Are Bees Bugs? Learn More Fun Facts About These Little Creatures

There has been some buzz lately about whether or not bees are bugs. The term bug is used to describe all sorts of creepy-crawly creatures, from tiny bed bugs to the robust Ox beetle. Some of our technological glitches are even caused by computer bugs. Scientists, however, use the term bugs to describe a very specific group of insects. Knowing that we call a whole variety of things bugs when they are not in fact considered true bugs, may leave you wondering: are bees bugs?

The quick (and scientifically correct) answer may surprise you: bees are not bugs. Bees are insects, and therefore, they are related to bugs. However, bees are not considered true bugs. We have compiled some more detailed information to help you better understand the characteristics, similarities and differences between bees, bugs and other types of insects. A closer look at bugs, insects and bees can help make sense of the whole situation and further answer the question: are bees bugs?

Many people use the terms “bugs” and “insects” interchangeably. Because of that, you are probably wondering if there is a difference between bugs and insects and just what that difference might be. Basically, bugs are a type of insect. Like a cousin might be a part of your family, bugs are a part of the extended family of insects. Additionally, just like there may be differences between you and your cousins, true bugs may look and act different from other insects, such as bees.

Features Of All Insects

All insects have some features in common. This includes an exoskeleton to protect them, bodies that are segmented into smaller components, and multiple legs. Look at either an ant (Hymenoptera -not a bug) or a tiny bed bug (Hemiptera -true bug), and you will notice that each has six legs and the same three clearly defined body segments: the head, the thorax, and the abdomen. They both also have a slightly hard outer shell, known as the exoskeleton, which takes the place of the internal bone structure found in many other animals.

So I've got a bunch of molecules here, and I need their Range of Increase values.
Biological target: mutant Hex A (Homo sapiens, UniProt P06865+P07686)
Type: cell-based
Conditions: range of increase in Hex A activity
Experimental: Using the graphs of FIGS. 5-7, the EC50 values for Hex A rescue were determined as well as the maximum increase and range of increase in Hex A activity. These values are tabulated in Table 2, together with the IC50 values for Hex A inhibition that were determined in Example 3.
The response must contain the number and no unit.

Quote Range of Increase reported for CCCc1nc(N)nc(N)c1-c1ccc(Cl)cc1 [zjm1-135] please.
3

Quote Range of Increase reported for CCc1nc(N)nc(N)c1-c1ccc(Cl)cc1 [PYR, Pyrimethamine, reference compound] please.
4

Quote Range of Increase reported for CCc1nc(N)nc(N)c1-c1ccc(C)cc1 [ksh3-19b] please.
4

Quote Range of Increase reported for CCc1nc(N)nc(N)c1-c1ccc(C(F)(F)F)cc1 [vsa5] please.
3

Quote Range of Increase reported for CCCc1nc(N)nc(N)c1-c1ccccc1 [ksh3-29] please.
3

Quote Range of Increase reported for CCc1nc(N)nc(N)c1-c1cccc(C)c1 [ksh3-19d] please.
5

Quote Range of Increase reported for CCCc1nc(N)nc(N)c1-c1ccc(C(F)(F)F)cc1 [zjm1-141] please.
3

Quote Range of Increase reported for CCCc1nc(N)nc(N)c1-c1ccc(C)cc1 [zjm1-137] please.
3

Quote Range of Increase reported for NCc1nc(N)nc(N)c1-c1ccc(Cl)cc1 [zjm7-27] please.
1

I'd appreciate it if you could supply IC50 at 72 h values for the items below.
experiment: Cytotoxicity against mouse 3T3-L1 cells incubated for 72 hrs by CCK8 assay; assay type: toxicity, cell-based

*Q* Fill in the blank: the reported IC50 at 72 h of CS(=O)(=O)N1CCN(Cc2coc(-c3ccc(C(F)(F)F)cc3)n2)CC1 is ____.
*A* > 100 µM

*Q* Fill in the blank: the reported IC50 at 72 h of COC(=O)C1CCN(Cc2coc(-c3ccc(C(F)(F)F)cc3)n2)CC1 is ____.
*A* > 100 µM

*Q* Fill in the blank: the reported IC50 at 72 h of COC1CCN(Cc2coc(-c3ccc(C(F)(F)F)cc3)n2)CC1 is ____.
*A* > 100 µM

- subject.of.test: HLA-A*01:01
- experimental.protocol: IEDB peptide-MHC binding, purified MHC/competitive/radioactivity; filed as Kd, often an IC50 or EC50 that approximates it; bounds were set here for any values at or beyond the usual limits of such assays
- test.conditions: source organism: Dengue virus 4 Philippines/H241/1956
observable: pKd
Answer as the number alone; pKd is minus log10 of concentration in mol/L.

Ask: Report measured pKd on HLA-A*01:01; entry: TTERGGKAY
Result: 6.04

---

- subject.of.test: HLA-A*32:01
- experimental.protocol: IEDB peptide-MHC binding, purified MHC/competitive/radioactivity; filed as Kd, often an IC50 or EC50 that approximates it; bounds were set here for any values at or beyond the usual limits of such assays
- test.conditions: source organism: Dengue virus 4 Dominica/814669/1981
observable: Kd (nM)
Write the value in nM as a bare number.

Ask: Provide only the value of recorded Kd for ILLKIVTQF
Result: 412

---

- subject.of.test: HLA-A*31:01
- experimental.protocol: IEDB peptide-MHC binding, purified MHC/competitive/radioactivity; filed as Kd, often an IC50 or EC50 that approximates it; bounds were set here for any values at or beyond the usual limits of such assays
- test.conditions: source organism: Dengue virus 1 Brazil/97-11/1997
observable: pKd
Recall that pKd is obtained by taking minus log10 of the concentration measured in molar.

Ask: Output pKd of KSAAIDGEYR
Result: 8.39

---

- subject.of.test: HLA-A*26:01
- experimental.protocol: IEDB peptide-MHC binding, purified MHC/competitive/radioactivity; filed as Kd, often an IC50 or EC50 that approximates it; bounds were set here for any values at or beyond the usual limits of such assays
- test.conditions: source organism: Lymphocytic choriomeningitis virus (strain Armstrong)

Features Specific To True Bugs

There are more than 80,000 species of true bugs, each with its own separate and defining characteristics. These can include habitat, geographical range, diet, behavioral patterns, coloring, size and other distinct physical characteristics. Because of this, only basic features common to all true bugs can be considered here.

Members of the order Hemiptera have highly specialized mouths called stylets that serve as straws for sucking up food. In fact, true bugs lack teeth, so they cannot technically bite. All true bugs hatch from their eggs as nymphs, or miniature versions of adult bugs, through a process called incomplete metamorphosis. Also, true bugs have strong forewings attached to their thorax.

Simply put, bees are insects. While bees are not true bugs, it is very common to hear them referred to by that title. They do have several characteristics that are similar to those found in true bugs (which are also insects), but to answer the question “are bees bugs?”, the scientifically correct answer is no, bees are not bugs. A basic review of the taxonomic classification system can help clear this confusion up.